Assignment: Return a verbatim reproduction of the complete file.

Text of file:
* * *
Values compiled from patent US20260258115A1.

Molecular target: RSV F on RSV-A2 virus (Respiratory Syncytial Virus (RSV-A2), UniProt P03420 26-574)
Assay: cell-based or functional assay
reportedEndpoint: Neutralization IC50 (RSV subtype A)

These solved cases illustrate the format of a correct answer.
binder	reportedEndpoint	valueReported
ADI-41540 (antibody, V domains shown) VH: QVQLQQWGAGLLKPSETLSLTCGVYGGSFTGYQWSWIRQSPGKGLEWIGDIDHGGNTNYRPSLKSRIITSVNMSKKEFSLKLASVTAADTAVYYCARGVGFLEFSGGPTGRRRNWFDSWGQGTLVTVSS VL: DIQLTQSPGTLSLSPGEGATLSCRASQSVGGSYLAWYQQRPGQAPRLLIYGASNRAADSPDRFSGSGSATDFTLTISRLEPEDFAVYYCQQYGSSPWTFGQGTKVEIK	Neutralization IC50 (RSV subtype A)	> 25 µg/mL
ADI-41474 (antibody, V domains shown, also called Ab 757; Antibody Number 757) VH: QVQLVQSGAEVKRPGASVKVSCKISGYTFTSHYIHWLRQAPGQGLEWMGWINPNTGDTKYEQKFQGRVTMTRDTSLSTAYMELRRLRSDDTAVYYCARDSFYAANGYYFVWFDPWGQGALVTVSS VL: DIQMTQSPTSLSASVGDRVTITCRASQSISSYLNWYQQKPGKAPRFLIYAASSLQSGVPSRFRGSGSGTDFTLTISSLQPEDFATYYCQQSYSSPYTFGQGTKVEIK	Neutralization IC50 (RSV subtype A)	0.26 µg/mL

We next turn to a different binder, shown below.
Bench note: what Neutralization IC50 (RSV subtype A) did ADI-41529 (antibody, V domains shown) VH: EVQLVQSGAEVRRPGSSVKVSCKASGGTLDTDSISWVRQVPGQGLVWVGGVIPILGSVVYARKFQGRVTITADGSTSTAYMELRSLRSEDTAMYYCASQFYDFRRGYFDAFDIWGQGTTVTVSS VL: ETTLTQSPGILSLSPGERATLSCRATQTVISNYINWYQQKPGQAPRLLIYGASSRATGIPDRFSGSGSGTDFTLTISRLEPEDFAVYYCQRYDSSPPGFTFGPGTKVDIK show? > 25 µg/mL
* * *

Values compiled from patent US20260258115A1.

Molecular target: RSV F on RSV-A2 virus (Respiratory Syncytial Virus (RSV-A2), UniProt P03420 26-574)
Assay: cell-based or functional assay
reportedEndpoint: Neutralization IC50 (RSV subtype A)

These solved cases illustrate the format of a correct answer.
binder	reportedEndpoint	valueReported
ADI-41540 (antibody, V domains shown) VH: QVQLQQWGAGLLKPSETLSLTCGVYGGSFTGYQWSWIRQSPGKGLEWIGDIDHGGNTNYRPSLKSRIITSVNMSKKEFSLKLASVTAADTAVYYCARGVGFLEFSGGPTGRRRNWFDSWGQGTLVTVSS VL: DIQLTQSPGTLSLSPGEGATLSCRASQSVGGSYLAWYQQRPGQAPRLLIYGASNRAADSPDRFSGSGSATDFTLTISRLEPEDFAVYYCQQYGSSPWTFGQGTKVEIK	Neutralization IC50 (RSV subtype A)	> 25 µg/mL
ADI-41474 (antibody, V domains shown, also called Ab 757; Antibody Number 757) VH: QVQLVQSGAEVKRPGASVKVSCKISGYTFTSHYIHWLRQAPGQGLEWMGWINPNTGDTKYEQKFQGRVTMTRDTSLSTAYMELRRLRSDDTAVYYCARDSFYAANGYYFVWFDPWGQGALVTVSS VL: DIQMTQSPTSLSASVGDRVTITCRASQSISSYLNWYQQKPGKAPRFLIYAASSLQSGVPSRFRGSGSGTDFTLTISSLQPEDFATYYCQQSYSSPYTFGQGTKVEIK	Neutralization IC50 (RSV subtype A)	0.26 µg/mL

We next turn to a different binder, shown below.
Bench note: what Neutralization IC50 (RSV subtype A) did ADI-41529 (antibody, V domains shown) VH: EVQLVQSGAEVRRPGSSVKVSCKASGGTLDTDSISWVRQVPGQGLVWVGGVIPILGSVVYARKFQGRVTITADGSTSTAYMELRSLRSEDTAMYYCASQFYDFRRGYFDAFDIWGQGTTVTVSS VL: ETTLTQSPGILSLSPGERATLSCRATQTVISNYINWYQQKPGQAPRLLIYGASSRATGIPDRFSGSGSGTDFTLTISRLEPEDFAVYYCQRYDSSPPGFTFGPGTKVDIK show? > 25 µg/mL